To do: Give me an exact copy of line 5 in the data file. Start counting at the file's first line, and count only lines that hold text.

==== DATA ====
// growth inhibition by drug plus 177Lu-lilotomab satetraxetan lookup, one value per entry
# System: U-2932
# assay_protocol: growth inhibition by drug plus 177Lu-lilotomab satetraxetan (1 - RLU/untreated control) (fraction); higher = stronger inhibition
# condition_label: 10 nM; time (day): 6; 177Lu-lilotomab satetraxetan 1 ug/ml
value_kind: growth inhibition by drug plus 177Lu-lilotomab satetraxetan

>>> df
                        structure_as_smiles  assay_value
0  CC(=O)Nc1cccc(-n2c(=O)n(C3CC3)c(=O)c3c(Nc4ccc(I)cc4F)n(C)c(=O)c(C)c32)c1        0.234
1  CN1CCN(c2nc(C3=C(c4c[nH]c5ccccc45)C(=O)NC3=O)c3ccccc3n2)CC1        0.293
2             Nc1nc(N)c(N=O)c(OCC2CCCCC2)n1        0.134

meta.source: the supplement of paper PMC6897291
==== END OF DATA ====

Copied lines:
value_kind: growth inhibition by drug plus 177Lu-lilotomab satetraxetan